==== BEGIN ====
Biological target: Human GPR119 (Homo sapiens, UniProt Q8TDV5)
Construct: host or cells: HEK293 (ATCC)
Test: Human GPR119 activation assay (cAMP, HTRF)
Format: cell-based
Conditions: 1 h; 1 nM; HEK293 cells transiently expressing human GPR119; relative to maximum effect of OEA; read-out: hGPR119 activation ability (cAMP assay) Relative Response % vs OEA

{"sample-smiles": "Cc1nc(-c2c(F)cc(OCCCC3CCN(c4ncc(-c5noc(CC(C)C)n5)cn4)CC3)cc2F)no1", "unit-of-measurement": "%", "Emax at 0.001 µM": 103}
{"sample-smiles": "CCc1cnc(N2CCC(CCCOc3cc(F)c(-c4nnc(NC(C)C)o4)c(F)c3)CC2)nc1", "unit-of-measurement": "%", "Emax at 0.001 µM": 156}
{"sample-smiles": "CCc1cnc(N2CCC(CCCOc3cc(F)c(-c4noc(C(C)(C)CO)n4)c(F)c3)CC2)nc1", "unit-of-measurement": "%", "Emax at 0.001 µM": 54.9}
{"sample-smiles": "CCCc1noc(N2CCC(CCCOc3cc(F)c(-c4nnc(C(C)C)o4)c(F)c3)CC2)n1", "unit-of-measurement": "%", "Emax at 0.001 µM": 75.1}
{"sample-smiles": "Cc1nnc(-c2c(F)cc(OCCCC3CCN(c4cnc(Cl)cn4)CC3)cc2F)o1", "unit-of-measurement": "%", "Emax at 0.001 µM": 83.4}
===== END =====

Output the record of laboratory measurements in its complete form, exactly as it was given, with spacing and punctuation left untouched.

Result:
Biological target: Human GPR119 (Homo sapiens, UniProt Q8TDV5)
Construct: host or cells: HEK293 (ATCC)
Test: Human GPR119 activation assay (cAMP, HTRF)
Format: cell-based
Conditions: 1 h; 1 nM; HEK293 cells transiently expressing human GPR119; relative to maximum effect of OEA; read-out: hGPR119 activation ability (cAMP assay) Relative Response % vs OEA

{"sample-smiles": "Cc1nc(-c2c(F)cc(OCCCC3CCN(c4ncc(-c5noc(CC(C)C)n5)cn4)CC3)cc2F)no1", "unit-of-measurement": "%", "Emax at 0.001 µM": 103}
{"sample-smiles": "CCc1cnc(N2CCC(CCCOc3cc(F)c(-c4nnc(NC(C)C)o4)c(F)c3)CC2)nc1", "unit-of-measurement": "%", "Emax at 0.001 µM": 156}
{"sample-smiles": "CCc1cnc(N2CCC(CCCOc3cc(F)c(-c4noc(C(C)(C)CO)n4)c(F)c3)CC2)nc1", "unit-of-measurement": "%", "Emax at 0.001 µM": 54.9}
{"sample-smiles": "CCCc1noc(N2CCC(CCCOc3cc(F)c(-c4nnc(C(C)C)o4)c(F)c3)CC2)n1", "unit-of-measurement": "%", "Emax at 0.001 µM": 75.1}
{"sample-smiles": "Cc1nnc(-c2c(F)cc(OCCCC3CCN(c4cnc(Cl)cn4)CC3)cc2F)o1", "unit-of-measurement": "%", "Emax at 0.001 µM": 83.4}